Tuesday, April 22, 2008

Earth Day musings

Today is the 39th Earth Day. Earth Day is an observance that was thought up back in the late '60s by movers and shakers in the modern environmental movement to draw the public's attention to issues affecting the planet's health as an organism...issues like air and water quality, preservation of biodiversity, recycling, and global warming. I didn't see too much evidence of people making a big deal of it this year, but perhaps that's because I live in Pennsylvania and the huge presidential primary here today kind of overshadowed everything. Otherwise, I have noticed that Earth Day is steadily growing in popularity. Each year I hear more and more about Earth Day rallies and other events. Last year all rostered leaders in my church, the ELCA, received a fancy, formal letter (through email) from our presiding bishop calling attention to Earth Day nd encouraging us to recognize it in some way.

To be completely honest, I was (and still am) a little perturbed that I received an email about Earth Day from my presiding bishop. I have nothing against Earth Day, per se, but Earth Day is not a church observance. I can't figure out why my highest church authority would urge me to celebrate or observe this occasion since it does not purport to venerate a Being higher than the earth, not to mention that it doesn't proclaim Christ at all. I would assume that some Christians celebrate Earth Day wholeheartedly, "baptizing" its message in some way by saying that God urges us to be good stewards of creation. The concept of Earth Day certainly seems to create space enough to do that, although the tone of most Earth Day observances come close to the line of creation spirituality, making an idol of the planet and equating being a good person with being appropriately environmentally-minded.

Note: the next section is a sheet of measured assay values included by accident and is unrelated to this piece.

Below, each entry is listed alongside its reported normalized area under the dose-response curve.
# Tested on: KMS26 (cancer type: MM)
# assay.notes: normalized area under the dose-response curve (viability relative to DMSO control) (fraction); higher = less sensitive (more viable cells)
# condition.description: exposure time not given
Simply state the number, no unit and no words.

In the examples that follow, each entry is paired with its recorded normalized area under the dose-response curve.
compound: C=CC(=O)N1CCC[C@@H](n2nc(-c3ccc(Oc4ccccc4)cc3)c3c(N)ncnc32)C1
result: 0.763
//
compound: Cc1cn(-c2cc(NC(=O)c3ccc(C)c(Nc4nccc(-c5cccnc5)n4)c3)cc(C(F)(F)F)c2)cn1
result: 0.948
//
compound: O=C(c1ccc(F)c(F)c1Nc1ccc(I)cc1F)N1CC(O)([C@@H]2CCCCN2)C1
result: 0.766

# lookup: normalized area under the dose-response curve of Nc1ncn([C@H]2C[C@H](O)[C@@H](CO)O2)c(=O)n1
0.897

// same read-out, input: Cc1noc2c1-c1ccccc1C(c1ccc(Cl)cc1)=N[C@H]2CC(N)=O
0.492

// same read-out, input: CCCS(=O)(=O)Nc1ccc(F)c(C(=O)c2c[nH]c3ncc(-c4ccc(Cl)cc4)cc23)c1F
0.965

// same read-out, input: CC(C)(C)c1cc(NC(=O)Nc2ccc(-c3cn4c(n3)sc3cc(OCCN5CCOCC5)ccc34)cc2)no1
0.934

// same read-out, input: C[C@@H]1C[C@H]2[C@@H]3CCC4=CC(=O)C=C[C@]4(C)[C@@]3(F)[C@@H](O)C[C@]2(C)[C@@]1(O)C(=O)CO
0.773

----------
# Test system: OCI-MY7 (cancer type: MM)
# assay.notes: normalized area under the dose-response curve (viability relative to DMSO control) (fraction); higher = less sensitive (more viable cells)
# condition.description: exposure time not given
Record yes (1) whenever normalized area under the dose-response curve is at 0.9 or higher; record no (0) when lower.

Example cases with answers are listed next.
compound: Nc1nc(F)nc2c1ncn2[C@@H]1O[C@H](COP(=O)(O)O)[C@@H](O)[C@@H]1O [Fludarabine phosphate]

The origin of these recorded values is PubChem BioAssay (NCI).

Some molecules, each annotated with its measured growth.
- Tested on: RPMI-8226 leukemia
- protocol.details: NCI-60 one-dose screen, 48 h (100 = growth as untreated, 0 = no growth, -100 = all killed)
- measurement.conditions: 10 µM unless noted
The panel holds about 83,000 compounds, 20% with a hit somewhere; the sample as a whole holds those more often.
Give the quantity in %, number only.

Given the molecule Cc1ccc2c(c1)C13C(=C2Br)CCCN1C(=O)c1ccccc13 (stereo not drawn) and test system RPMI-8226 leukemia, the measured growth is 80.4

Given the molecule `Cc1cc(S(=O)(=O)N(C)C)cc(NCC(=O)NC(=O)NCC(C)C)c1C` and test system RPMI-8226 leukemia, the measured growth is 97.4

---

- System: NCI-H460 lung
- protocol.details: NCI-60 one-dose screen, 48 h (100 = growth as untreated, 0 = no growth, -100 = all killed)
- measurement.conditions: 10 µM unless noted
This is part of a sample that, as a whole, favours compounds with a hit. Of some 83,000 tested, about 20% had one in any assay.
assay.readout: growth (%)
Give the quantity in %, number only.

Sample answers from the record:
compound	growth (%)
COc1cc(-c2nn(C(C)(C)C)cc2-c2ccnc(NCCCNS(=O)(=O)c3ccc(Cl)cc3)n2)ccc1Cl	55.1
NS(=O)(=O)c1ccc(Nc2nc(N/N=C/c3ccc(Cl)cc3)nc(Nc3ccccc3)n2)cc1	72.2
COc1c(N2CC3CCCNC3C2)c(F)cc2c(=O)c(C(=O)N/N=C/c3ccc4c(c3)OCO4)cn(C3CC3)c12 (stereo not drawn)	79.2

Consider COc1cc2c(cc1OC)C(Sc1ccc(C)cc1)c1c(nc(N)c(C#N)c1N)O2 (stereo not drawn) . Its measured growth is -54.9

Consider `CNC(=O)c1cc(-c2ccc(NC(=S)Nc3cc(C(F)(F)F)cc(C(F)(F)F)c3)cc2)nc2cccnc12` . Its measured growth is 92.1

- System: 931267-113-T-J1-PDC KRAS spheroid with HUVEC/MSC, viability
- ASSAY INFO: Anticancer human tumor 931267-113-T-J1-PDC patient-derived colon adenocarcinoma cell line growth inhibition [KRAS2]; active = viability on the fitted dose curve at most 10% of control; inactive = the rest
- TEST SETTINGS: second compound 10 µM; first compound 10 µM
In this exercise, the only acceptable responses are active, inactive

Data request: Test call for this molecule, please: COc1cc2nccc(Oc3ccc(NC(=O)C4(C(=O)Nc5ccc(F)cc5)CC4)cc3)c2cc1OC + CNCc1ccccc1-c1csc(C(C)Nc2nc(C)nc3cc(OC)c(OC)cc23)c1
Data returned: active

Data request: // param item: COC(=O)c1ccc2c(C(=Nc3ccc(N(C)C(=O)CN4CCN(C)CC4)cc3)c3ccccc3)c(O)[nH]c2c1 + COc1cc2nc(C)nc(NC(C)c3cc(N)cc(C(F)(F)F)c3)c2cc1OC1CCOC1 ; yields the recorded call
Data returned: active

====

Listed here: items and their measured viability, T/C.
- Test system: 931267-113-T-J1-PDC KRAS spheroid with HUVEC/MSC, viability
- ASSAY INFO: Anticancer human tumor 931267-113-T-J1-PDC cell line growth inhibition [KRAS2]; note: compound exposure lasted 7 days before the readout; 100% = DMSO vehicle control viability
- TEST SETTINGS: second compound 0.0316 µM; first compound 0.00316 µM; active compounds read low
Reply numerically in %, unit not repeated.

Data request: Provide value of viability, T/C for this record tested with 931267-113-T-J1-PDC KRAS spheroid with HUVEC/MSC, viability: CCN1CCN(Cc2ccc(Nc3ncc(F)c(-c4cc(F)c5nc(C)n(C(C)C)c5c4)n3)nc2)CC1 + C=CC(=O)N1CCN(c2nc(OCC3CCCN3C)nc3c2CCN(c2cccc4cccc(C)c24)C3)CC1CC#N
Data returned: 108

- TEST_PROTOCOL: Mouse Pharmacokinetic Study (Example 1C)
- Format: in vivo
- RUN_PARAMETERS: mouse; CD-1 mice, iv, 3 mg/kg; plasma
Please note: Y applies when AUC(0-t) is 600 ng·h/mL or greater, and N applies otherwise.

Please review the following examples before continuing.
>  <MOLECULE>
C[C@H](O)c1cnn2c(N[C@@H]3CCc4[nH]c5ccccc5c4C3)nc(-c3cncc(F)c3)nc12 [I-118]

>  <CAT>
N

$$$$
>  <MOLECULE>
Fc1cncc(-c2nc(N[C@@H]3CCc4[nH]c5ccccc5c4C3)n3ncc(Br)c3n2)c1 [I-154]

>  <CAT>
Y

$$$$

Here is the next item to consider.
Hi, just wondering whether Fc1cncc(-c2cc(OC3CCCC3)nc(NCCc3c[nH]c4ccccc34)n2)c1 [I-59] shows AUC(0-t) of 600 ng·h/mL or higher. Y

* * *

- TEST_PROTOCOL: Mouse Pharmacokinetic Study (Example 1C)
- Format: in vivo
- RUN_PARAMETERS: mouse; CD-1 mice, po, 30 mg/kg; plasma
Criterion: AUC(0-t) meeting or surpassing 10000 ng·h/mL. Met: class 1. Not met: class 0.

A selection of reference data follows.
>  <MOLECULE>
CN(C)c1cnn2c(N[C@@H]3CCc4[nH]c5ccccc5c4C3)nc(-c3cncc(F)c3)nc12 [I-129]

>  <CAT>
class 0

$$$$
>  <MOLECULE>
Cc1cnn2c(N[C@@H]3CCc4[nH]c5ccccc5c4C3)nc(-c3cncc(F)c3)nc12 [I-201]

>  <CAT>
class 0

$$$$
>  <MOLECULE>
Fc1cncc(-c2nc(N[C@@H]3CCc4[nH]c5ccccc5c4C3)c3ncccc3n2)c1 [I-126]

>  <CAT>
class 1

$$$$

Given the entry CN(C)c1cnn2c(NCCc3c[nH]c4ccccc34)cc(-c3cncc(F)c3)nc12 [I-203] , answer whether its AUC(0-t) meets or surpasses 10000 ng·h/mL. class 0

My problem, though, is that Christians already have/had a type of Earth Day observance that is much more theologically grounded and spiritually robust. Have we completely forgotten them? They are the Rogation Days, which also fall at this time of the year. The Rogation Days fall each year on the four days preceding Ascension. Ascension always falls in spring, and traditionally the Church chose this time of the year to pray for the year's crops. Rogation Days get their name from the Latin word "Rogare," which means "to ask," a phrase which appears in the gospel text on the preceding Sunday (which happens to be this coming Sunday). During the Rogation days, the Church asks God to bless and renew the face of the earth, specifically in the ways in which humans typically use the earth--farming, logging, herding, harvesting. I have heard of some rural Lutheran congregations in this country that bring seeds to church on Rogation Sunday and pray over them just before they are planted. In Anglican tradition, the priest and members of the parish would actually form a procession outside and "beat the bounds," walking around the perimeter of the parish and praying for its protection in the upcoming year.

We may look on these medieval traditions as arcane and outdated, but, really, how different are they from attending an Earth Day parade or highlighting the benefits of recycling on the nightly news? In fact, I think these church traditions actually put us more directly in contact with the earth that God has given for us to use and care for. Imagine an urban congregation going outside on Sunday and playing in the dirt! I think that might make us more aware of the environment right around our building and how we're impacting it.

It's such a good idea! Why, I might have actually thought of it last year had my bishop sent me a letter reminding me to mine our own Great Tradition for ways to remember the needs of creation.